The textbooks basically suggest the following alternatives for restoring databases to their original state after individual automated test runs:
(1) Let each test insert its own testdata on initialization, and when done, revert those changes, as well as everything the test did update.
(2) Embed the whole test run in a transaction, and rollback the transaction at the end.
(3) Restore the database from its original state before each test.
Unfortunately, none of those options worked for us. (1) is not practicable on complex database operations. (2) is not possible if there is no access to the database connection / transaction applied by the tested component. Plus we us a different data access layer for verifying test results (as the same data access layer could camouflage errors), so there is no way to work within the same transaction scope. Option (3) - when taken conventionally (applying traditional backup/restore) - was just too slow; because of several reasons, that very test database is about 150MB of size, and we have over 2000 automated tests to run.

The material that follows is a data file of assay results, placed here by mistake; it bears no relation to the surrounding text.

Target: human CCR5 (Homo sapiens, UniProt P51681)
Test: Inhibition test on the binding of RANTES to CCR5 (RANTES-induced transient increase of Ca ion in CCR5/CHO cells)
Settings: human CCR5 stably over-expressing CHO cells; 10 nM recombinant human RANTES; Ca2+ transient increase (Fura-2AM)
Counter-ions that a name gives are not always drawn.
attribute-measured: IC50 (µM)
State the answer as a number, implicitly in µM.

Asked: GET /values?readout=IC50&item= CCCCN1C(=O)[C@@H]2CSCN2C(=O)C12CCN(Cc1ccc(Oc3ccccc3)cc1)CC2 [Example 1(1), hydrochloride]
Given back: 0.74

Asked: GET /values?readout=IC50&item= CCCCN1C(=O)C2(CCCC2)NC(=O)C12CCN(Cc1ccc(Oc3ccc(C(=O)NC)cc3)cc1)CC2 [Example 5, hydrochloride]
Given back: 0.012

What helped me out was SqlServer's wonderful Database Snapshot feature (available in Developer and Enterprise Editions). Snapshots are readonly-views of the database at a certain point in time. Their copy-on-write approach allows for much faster database restore, as the database now keeps track of which data pages have really changed.
So what I basically did was to create a snapshot at the beginning, then run the test on the original database, and then restore that database from the snapshot. Lightning fast!